What an Alibaba Primary Hong Kong Listing Means for Investors

One of China’s main e-commerce giants will be seeking a primary listing in Hong Kong, reported the Wall Street Journal, as Alibaba joins a growing list of Chinese companies positioning defensively for possible U.S. delisting.

It’s estimated that a primary listing in Hong Kong, which requires greater compliance than a secondary listing but brings with it access to Hong Kong’s Stock Connect link to Mainland China, could bring in upwards of $21 billion in new inflows for Alibaba, according to Robin Zhu, analyst at Sanford. C. Bernstein. Having access to the Hong Kong Stock Connect would pave the way for mainland investors in China to access Alibaba’s stocks, providing a whole new avenue of investment opportunity for the company.

The filing for a primary listing in Hong Kong is all part of the uncertainty over whether China and the U.S. will be able to find a way forward that appeases regulation requirements on both sides. Chinese companies currently listed in the U.S. would face delisting beginning in 2024 under the Holding Foreign Companies Accountable Act, which requires U.S. access and inspection of foreign companies’ audits for three consecutive years.

Alibaba currently has a secondary listing in Hong Kong that was enacted in 2019, but it hinges on its current primary listing on the New York Stock Exchange, launched in 2014 with the biggest initial public offering of the time. Currently, shares can be traded on either exchange and are fungible, meaning that stocks purchased on either exchange can be crossed over, as they represent the same holding in the company regardless of which exchange they were invested through.

“We believe this could also allow long-only portfolio managers to take a position in Alibaba and re-enter China’s internet sector overall. Furthermore, the primary listing in Hong Kong could become the Alibaba representative share class in global indexes should trading volume rise appropriately,” wrote Brendan Ahern, CIO of KraneShares, on the China Last Night blog.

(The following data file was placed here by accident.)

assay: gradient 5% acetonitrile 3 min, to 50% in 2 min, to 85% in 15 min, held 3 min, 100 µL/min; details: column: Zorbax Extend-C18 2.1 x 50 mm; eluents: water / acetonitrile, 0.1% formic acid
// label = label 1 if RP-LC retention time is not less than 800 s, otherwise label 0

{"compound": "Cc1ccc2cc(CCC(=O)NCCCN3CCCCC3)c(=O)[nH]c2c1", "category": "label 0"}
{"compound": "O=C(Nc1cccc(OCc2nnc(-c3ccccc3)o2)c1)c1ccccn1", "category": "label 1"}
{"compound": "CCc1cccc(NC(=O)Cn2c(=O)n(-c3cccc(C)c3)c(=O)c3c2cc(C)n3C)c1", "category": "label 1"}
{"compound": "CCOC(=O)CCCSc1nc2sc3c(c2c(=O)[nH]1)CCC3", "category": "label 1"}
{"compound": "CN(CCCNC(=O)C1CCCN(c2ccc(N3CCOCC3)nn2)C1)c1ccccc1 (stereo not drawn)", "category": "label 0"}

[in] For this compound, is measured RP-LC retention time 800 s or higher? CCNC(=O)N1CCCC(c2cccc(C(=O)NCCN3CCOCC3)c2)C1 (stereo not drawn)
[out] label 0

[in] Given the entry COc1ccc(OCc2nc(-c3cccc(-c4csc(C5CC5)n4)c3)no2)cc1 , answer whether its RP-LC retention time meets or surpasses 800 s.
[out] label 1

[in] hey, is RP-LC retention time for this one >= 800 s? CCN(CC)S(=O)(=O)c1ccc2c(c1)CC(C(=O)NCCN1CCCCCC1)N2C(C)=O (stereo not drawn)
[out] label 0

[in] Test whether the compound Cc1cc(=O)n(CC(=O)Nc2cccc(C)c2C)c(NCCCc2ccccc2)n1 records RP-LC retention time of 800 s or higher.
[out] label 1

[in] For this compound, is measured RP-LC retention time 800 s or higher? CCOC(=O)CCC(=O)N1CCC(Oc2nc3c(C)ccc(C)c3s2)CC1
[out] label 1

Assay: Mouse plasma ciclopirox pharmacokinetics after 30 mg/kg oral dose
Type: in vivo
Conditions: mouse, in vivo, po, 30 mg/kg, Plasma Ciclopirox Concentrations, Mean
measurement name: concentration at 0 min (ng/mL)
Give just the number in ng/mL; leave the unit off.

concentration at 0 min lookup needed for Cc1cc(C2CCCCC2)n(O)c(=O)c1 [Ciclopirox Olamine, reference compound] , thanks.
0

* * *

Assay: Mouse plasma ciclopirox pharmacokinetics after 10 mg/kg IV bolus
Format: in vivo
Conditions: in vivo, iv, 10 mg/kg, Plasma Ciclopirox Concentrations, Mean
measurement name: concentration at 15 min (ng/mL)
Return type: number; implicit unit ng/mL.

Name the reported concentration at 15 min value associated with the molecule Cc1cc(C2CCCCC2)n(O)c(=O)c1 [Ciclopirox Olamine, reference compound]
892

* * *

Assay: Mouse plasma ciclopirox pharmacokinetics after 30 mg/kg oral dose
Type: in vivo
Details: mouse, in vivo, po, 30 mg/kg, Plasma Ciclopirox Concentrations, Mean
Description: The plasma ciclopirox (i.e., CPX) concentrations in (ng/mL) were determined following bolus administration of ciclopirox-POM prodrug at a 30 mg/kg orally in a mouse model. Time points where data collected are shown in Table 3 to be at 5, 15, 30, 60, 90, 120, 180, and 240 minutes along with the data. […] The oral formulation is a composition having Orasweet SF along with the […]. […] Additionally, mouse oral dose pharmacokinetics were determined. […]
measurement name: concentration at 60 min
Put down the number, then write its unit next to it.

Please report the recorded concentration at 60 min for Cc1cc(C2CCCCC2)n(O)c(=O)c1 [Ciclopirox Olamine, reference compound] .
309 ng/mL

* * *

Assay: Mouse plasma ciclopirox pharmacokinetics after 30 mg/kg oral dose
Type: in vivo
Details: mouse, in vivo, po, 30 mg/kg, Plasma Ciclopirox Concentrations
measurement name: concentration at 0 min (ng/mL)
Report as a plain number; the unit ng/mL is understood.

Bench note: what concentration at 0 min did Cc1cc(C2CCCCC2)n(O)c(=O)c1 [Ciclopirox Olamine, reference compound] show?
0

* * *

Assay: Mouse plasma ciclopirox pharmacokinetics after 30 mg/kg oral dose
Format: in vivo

The NYSE listing continues to be the primary entry point for investors for now, with an average daily trading volume of $3.2 billion in the U.S. over the first six months of 2022, compared to the Hong Kong exchange, which saw $700 million in average daily trading volume over the same period.

How to Invest in Alibaba With KraneShares

The KraneShares CSI China Internet ETF (KWEB) offers exposure to some of the biggest companies within China’s internet sector. This includes companies that develop and market internet software and services, provide retail or commercial services via the internet, develop and market mobile software, and manufacture entertainment and educational software for home use. Alibaba is carried at a 9.51% weight within the fund.

The KraneShares Hang Seng TECH Index ETF (KTEC) offers exposure to internet stocks, e-commerce companies, fintech firms, and other tech-related companies. KTEC tracks the 30 technology companies in Hong Kong’s tech sector with the highest free-float market capitalization and invests primarily in China H shares — meaning shares of stocks that are incorporated in mainland China and trade on the Hong Kong Stock Exchange. Alibaba is carried at a 8.15% weight within the fund.

The KraneShares MSCI All China Index ETF (KALL) tracks the MSCI China All Shares Index, a benchmark of companies that are based in and headquartered in China, as well as listed in Mainland China, Hong Kong, and the U.S. The fund is broadly diversified across the Chinese economy, with exposure to sectors such as consumer discretionary, financials, communication services, consumer staples, and more. Alibaba is carried at a 5.91% weight within the fund.

Exposure to Alibaba has transitioned from ADRs to Hong Kong shares within the KraneShares funds as delisting concerns have prompted the firm to move allocations over to best protect its investors. Other KraneShares funds with Alibaba exposure include the KraneShares Emerging Markets Consumer Technology Index ETF (KEMQ), the KraneShares China Innovation ETF (KGRO), and the KraneShares MSCI China ESG Leaders Index ETF (KESG).

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